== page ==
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Woman Wants Back In Army After Don’t Ask, Don’t Tell Repeal

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Luiza Fritz (right) (credit: CBS)

Luiza Fritz (right) (credit: CBS)

DENVER (CBS4) – The military’s “Don’t Ask, Don’t Tell” policy is officially a thing of the past of Sept. 20. Colorado politicians were among those who pushed to eliminate the policy relating to gays and lesbians in the armed forces.

Luiza Fritz claims she was discharged from the Army for being a lesbian after she served for nearly 14 years. Fritz was discharged three years ago. She was a sergeant in the Army and didn’t hide her sexual identity but also said it never interfered with her duties.

“When I’m in uniform, I’m in uniform,” she told CBS4 reporter Evrod Cassimy. “It’s time to do a job and be Sgt. Fritz and take care of these guys.”

“It was never, ‘Hey, let’s talk about the rainbow flag and let’s flaunt it around.’ It’s about a professional environment,” she said. “I acted as a professional and so did they.”

Fritz believes information on her old “MySpace” page is what led to her discharge. It showed she was a lesbian and was married to a woman.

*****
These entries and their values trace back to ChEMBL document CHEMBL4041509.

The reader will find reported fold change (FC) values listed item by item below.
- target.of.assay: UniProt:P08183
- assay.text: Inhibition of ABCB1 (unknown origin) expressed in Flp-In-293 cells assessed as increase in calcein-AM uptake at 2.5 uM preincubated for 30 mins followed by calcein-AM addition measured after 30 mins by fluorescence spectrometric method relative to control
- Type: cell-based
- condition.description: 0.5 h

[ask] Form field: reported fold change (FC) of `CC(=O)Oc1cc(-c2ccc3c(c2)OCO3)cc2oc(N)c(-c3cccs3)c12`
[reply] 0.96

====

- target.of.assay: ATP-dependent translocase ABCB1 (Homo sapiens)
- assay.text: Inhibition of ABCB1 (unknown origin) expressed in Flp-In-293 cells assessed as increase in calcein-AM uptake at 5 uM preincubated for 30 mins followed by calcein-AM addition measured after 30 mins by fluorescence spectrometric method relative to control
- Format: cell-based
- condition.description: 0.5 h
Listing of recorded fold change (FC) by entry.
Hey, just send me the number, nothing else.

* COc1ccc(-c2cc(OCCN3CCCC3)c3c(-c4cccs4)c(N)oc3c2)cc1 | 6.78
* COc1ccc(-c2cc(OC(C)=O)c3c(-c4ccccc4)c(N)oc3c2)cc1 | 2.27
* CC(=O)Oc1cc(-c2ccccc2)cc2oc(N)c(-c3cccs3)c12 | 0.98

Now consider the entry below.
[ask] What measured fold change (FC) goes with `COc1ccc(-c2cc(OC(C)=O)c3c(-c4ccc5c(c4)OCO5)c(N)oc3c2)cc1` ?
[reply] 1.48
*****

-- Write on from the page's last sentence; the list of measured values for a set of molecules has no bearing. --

She still remembers the pain of the discharge.

“It really hurt, it really hurt,” she said.

Fritz believes repealing the policy is the right thing for the nation.

“This going to strengthen our country.”

Among those who worked for the repeal is Rick Palacio, who is the chairman of the Colorado Democratic Party.

“In our Declaration of Independence it says all men are created equal,” Palacio said. “What this law does, the repeal of ‘Don’t Ask, Don’t Tell’ is it allows us to get closer to that fundamental principle.”

Sen. Mark Udall serves on the Senate Armed Services Committee.

“I believe ‘Don’t Ask, Don’t Tell’ was harmful to our national security and readiness especially while we are embroiled in two wars,” Udall said.

Udall said the military cannot afford to discharge skilled men and women solely because of their sexual orientation, saying all the services need their expertise and commitment.

Focus on the Family issued a statement through its sister organization and advocacy arm, CitizenLink. That organization said its concern is about forcing military chaplains and other service members to choose between service to their country and faithfulness to their religious beliefs.

“We’ve already seen in this debate that chaplains may be limited in what they can say about same-sex marriage and what the Bible says about homosexuality,” said Ashley Horne in a written statement. Horne is the federal policy analyst for CitizenLink. “Those who defend our country should be allowed the religious freedom upon which it was founded.”

Fritz said she would return to the service in a heartbeat and had a message for gays and lesbians considering joining the Army: “Be a soldier first. Be gay second.”

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